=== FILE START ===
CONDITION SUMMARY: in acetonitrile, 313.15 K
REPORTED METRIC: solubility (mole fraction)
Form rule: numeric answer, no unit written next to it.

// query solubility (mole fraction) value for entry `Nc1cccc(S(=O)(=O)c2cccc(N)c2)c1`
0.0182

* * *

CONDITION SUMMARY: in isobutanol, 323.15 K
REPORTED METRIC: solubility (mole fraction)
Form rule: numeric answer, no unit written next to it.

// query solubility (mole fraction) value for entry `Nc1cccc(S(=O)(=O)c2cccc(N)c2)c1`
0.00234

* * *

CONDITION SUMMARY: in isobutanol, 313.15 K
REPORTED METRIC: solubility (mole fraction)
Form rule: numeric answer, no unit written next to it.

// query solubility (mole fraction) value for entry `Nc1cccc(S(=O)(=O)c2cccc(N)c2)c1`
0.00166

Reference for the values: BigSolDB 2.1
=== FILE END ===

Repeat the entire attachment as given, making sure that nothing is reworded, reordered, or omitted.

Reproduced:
CONDITION SUMMARY: in acetonitrile, 313.15 K
REPORTED METRIC: solubility (mole fraction)
Form rule: numeric answer, no unit written next to it.

// query solubility (mole fraction) value for entry `Nc1cccc(S(=O)(=O)c2cccc(N)c2)c1`
0.0182

* * *

CONDITION SUMMARY: in isobutanol, 323.15 K
REPORTED METRIC: solubility (mole fraction)
Form rule: numeric answer, no unit written next to it.

// query solubility (mole fraction) value for entry `Nc1cccc(S(=O)(=O)c2cccc(N)c2)c1`
0.00234

* * *

CONDITION SUMMARY: in isobutanol, 313.15 K
REPORTED METRIC: solubility (mole fraction)
Form rule: numeric answer, no unit written next to it.

// query solubility (mole fraction) value for entry `Nc1cccc(S(=O)(=O)c2cccc(N)c2)c1`
0.00166

Reference for the values: BigSolDB 2.1